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First Drive: DS 3 Crossback E-Tense

By / 2 years ago / Road Tests / No Comments

Electric power transforms the DS 3 Crossback discovers Jonathan Musk.

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SECTOR B-SUV   PRICE £30,490-£35,990 (including Plug-in Car Grant of £3,500)   RANGE 200 miles (WLTP)   CO2 0g/km

Key to DS’s success as a standalone manufacturer in its own right is electrification. And, key to Groupe PSA’s future (and every other manufacturer for that matter) is electrification.

Enter the new generation of electric cars, finally taking over the reigns from the now long in the tooth Peugeot Ion.

The Peugeot 208 and Vauxhall Corsa both share underpinnings with the DS 3 Crossback, and the new electric version is no different. This means the car benefits from a well-sorted powertrain that encompasses a 50kWh battery with an 136hp electric motor powering the front wheels, just as the e-208 and Corsa-e do.

Performance is brisk, with 0-62mph taking 8.7 seconds, while the 200-mile range should prove more than adequate for most. Rapid- and fast-charging take 30 minutes to 80% at 100kW and between 5-8 hours at 7-11kW chargers respectively.

Internally and externally, the car is unchanged from the petrol and diesel models, and comes with DS’s standard trio of trims. The only electric giveaways are a few badges and an electric-dedicated button on the centre-console. Aside from that, electric-specific modifications include additional sound insulation that would be more typical of a big luxury cruiser. Occupant space is also unhindered by electric gubbins that lurk beneath, making this a true no-compromise car compared to the internal combustion powered variants, at least within single-charge range.

The result is a car that feels more together than the petrol or diesel alternatives. It’s fast, responsive and joyously quiet. Thanks to its low centre of gravity, handling is nimble with precise yet not overly sporty steering. Regenerative braking can be activated too, allowing for near-single pedal driving, and drive-modes make a considerable difference to the car’s dynamics. However, ‘regen’ can’t be turned off fully, which hinders the maximum possible efficiency with no coasting option.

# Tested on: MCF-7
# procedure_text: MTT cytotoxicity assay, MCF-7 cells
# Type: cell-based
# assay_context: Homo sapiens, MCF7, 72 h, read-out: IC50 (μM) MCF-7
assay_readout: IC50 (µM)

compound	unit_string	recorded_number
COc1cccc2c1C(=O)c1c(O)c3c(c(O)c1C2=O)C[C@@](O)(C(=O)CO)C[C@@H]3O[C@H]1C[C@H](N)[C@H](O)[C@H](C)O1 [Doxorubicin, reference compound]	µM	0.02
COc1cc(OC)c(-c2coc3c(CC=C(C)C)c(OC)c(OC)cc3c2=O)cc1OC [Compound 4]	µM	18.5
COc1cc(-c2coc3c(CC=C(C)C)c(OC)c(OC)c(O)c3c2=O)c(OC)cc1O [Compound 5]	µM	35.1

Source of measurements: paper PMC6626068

The big question is whether the E-Tense is affordable and on that front, DS has offered indicative business pricing from £377 per month via monthly rentals from Free2Move Lease, excluding maintenance, or from £463 per month on a PCH deal (each based on 6+47 months, with projected 10,000 miles per year). This works out as only marginally more than the petrol variant when taking into account running and service costs, DS reckons.

The price also includes access to DS’s bespoke luxury “Only You” suite of services, that offer customers an added “je ne sais quoi” in terms of exclusive events and offers.

Compared to rivals, pricing is surprisingly keen, considering for example the Hyundai Kona Electric with admittedly larger battery starts around £35k. However, if compared to electric challengers with smaller batteries (or its Peugeot/Vauxhall brethren), the DS starts to appear expensive. In other words, you understandably pay for range, but whatever you conclude, the DS is comfortably more alluring to live with than most thanks to premium-level luxury, including segment firsts such as matrix LED headlights. In terms of technology, it also benefits from a mapping system that anticipates range over a journey and suggests charging stops, adding to electric-ownership peace of mind. However, it’s a fiddly system to operate.

Orders are open now for the DS 3 Crossback E-Tense, with first deliveries commencing from January 2020. Orders placed this year also receive a free charge point courtesy of Pod Point.

The Verdict
The E-Tense manages to appeal more than the petrol or diesel variants, but if you don’t need the range there are cheaper alternatives.

The Lowdown
KEY FLEET MODEL: DS 3 Crossback E-Tense Performance Line
STRENGTHS: Premium equipment and stylish interior
WEAKNESSES: No coasting mode, fiddly infotainment

Star Rating

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Jonathan Musk

Jonathan turned to motoring journalism in 2013 having founded, edited and produced Autovolt - one of the UK's leading electric car publications. He has also written and produced books on both Ferrari and Hispano-Suiza, while working as an international graphic designer for the past 15 years. As the automotive industry moves towards electrification, Jonathan brings a near-unrivalled knowledge of EVs and hybrids to Fleet World Group.